Nuggets from Occult Invasion—A Nature Religion for Today |

Dave Hunt

While it calls primarily upon scientific data for support, the ecological movement is a religion with its own ecotheology. Georgetown University professor Victor Ferkiss approvingly says that ecological concern “starts with the premise that the Universe is God.” Carl Sagan, the recently deceased high priest of cosmos worship, declared with the authority of academia behind him: “If we must worship a power greater than ourselves, does it not make sense to revere the Sun and stars?” No, it does not. Reverence does not pertain to things but to persons.

One can hardly escape the similarity between a native bowing before a stick or stone which he credits with some occult power, a witch worshiping “Mother Nature,” and scientists and university professors crediting mystic evolutionary forces with producing the human brain. It is a perversion to give reverence to the impersonal creation instead of to the personal God who created us, a perversion entertained in order to escape moral accountability to our Creator. Therefore the Bible indicts in the clearest terms those who, like Sagan and many of his fellow scientists, worship the creation instead of its Creator; and it warns clearly of the consequent perversion of morals and behavior.

Underlying the environmental movement is the belief that mankind is the product of evolutionary forces inherent within the universe. Based upon that theory we must therefore get back in tune with nature, our Mother, rather than with the Creator. New Agers (and they include increasing numbers of scientists) have adopted the view long held by shamans and Eastern mystics that the universe is a living entity of which we are all an integral part. What is needed, therefore is to recognize our essential oneness with nature or “the Universal Mind” and to experience this oneness through “higher states of consciousness.”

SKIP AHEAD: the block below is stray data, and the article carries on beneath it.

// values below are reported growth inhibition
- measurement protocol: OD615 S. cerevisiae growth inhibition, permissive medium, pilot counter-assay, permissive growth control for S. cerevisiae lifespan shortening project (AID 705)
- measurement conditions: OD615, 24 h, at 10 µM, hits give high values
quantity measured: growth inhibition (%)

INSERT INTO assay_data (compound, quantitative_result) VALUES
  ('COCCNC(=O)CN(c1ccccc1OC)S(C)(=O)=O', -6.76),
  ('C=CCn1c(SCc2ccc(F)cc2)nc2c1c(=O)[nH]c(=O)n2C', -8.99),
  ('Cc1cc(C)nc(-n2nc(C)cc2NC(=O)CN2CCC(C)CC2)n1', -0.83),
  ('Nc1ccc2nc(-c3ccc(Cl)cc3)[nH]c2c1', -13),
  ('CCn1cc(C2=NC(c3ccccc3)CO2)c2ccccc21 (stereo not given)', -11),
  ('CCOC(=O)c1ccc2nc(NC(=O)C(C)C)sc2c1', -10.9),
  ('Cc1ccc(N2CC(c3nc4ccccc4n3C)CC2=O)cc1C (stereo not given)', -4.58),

This growing pagan spirituality with its worship of creation instead of the Creator is an ideal vehicle for joining in partnership science and religion. As early as 1988, Willis Harman, president of the Institute of Noetic Sciences (founded by astronaut Edgar Mitchell), was giving speeches on “The Immanent Reconciliation of Science and Religion,” a reconciliation, of course, which could not include true Christianity. Nevertheless, Christians are being drawn into this coalition. The ecological crisis is used to justify that process.

Increasingly, scientists are adopting the shamanistic view that Mother Earth is a goddess named Gaia. This belief is promoted at high-level gatherings of scientists. Conferences of the Dallas-based Isthmus Institute regularly draw leading scientists and religionists together to discuss “science and spirituality.” Usually held at a University of Texas campus, typical conferences include discussions of the “spiritual” aspects of ecology and of “Gaia.” Of course, their meaning of “spiritual” is pagan/pantheistic and anti-Christian.